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Tryptophan, Turkey, and Dogs

This forum is for dog lovers seeking everyday advice and suggestions on health-related issues. Remember, however, that advice on a public forum simply can't be a substitute for proper medical attention. Only your vet can say assuredly what is best for your dog.

  
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Meridian

Proud to be a- kitchen wolf!!!
 
 
Barked: Thu Apr 20, '06 2:21pm PST 
There was just an interesting post on another thread, about turkey being "poisonous to dogs". Before starting a completely off-topic discussion there, I thought I'd start a new thread.

SOOoooo,

It was stated by Lizzie (and mom) that she was told by three vets that turkey is bad for dogs, and they shouldn't be fed it at all. She goes on to say, "It's the chemical that is found in turkey (the one that makes humans sleepy) that is quite toxic in dogs. I'm not sure how much we'd have to eat, but the vets stressed the importance of not feeding dogs turkey. Chicken was okay because it doesn't have that chemical in it." I am assuming that the chemical in question is tryptophan.

Tryptophan is an essential amino acid. Both humans and dogs need it to function properly and cannot synthesize it, so it must come from food. Lots of foods have high amounts of tryptophan, including dairy products, beef, peanuts, and chicken. The 'tryptophan in turkey makes you tired' myth has been debunked many times. One article about this can be found at: http://www.snopes.com/food/ingredient/turkey.asp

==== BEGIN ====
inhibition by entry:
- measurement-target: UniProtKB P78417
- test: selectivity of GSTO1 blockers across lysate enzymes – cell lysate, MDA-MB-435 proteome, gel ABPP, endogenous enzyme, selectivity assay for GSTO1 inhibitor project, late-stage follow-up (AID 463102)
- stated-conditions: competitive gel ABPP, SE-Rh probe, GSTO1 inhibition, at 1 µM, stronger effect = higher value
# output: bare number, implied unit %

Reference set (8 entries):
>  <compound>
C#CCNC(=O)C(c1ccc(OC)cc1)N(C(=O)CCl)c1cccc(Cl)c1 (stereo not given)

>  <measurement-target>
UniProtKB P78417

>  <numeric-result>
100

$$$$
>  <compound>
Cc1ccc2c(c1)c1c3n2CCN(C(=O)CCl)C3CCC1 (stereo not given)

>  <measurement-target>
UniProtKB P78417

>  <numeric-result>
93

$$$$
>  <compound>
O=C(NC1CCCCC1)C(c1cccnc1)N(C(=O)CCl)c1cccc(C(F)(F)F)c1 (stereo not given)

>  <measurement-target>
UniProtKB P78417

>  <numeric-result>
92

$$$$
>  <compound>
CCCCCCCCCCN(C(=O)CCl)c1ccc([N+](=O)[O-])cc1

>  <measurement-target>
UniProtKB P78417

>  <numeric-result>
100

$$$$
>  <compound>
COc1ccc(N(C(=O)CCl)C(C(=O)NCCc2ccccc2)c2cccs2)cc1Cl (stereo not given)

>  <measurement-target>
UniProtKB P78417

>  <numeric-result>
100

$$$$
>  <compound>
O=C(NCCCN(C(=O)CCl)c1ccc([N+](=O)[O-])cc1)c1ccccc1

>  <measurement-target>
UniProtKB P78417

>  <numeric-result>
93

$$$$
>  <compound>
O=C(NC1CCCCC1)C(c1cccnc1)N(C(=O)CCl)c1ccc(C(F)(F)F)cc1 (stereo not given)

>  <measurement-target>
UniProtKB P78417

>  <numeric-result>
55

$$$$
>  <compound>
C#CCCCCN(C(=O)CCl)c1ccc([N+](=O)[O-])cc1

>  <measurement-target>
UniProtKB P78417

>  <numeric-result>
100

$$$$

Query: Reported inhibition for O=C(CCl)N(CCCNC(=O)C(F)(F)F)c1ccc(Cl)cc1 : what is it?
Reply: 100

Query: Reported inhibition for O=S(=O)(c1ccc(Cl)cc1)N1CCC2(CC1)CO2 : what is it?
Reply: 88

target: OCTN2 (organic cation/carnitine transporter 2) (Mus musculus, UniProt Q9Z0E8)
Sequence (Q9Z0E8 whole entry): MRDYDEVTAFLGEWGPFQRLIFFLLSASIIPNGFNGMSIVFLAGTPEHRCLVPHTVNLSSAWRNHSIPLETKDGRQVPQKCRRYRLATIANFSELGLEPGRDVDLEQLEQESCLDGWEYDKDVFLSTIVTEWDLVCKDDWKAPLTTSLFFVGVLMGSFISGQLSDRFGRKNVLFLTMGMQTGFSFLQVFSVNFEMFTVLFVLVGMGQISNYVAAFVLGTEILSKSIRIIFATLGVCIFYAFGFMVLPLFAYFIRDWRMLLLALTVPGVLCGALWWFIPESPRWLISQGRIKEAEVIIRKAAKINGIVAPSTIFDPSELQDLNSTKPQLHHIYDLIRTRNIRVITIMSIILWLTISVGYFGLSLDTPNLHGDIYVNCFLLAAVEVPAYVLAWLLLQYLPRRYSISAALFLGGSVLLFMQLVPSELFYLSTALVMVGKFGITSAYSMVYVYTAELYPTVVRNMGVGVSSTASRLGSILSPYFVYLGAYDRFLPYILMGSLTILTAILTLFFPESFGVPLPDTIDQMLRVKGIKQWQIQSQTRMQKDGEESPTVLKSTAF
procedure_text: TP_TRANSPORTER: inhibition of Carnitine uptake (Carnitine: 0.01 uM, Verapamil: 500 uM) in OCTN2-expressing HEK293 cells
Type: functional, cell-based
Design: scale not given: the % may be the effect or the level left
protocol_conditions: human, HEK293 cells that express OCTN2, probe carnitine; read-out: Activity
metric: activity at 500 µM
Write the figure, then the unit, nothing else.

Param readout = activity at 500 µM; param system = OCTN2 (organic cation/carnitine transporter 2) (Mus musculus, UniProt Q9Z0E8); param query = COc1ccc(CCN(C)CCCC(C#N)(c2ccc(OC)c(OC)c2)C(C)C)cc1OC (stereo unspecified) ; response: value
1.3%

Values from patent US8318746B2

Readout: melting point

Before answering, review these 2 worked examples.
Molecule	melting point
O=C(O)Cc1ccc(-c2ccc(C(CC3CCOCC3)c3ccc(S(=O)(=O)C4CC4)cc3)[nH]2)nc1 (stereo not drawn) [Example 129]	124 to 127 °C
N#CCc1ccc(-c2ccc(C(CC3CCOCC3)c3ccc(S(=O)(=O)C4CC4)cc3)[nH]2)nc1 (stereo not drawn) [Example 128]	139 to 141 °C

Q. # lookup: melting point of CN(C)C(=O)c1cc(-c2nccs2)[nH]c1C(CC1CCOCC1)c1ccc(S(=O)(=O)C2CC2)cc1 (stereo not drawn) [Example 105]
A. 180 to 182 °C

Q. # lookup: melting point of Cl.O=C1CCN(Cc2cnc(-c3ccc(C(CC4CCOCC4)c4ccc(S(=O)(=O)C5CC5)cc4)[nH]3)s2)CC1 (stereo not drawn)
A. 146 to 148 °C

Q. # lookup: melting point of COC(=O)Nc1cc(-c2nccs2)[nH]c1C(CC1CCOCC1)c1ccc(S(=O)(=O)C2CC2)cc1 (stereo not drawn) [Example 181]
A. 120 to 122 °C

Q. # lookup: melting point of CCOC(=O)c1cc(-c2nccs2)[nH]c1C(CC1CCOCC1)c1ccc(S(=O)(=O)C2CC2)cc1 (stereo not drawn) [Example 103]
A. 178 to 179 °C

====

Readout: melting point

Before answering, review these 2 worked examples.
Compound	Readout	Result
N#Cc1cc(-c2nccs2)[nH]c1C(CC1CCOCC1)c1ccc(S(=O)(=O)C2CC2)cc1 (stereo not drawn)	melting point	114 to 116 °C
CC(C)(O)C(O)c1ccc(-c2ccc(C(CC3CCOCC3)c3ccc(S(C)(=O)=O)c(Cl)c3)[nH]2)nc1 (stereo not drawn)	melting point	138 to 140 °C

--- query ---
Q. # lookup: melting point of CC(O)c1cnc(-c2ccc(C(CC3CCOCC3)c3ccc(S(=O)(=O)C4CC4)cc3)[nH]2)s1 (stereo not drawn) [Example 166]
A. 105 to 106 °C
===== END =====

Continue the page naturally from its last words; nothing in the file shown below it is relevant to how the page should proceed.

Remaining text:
After reading Lizzie's post, I did some quick looking around on the internet, and the only support I could find for the potential danger of tryptophan was that some scientists suspect that it could be related to schizophrenia in humans who can't metabolize it properly. I suppose if there are humans that can't metabolize ingested tryptophan properly, there are probably dogs who can't either. In those cases, though, it wouldn't just be turkey that was a risky food. There are also folks who think the effects of a bad batch of a tryptophan dietary supplement produced by a Japanese company in 1989 may have been blown out of proportion to make way for the new drug Prozac. I can't find anything on tryptophan being BAD for dogs, only articles about the necessity of tryptophan for proper health.

I am not a vet or a canine nutritionist, this is just the info I've gathered from books and the internet, and the experience of feeding my girls turkey and never having a problem. I'd love to hear more from Lizzie and/or anyone else who has more info on the potential hazards of turkey and/or tryptophan for dogs. Any thoughts?
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Lizzie

I'm the BIG- girl!
 
 
Barked: Thu Apr 20, '06 3:27pm PST 
As you already stated, I had 3 vets tell me not to feed us dogs turkey. And they didn't say the amounts you'd have to eat for it to be poisonous, so I really don't know much about that.

I've searched the internet and can't find anything on it (which I think is strange for 3 vets...3 different practices) to say the same thing.

I did find on the internet that turkey skin is very bad for dogs because it is not digestible.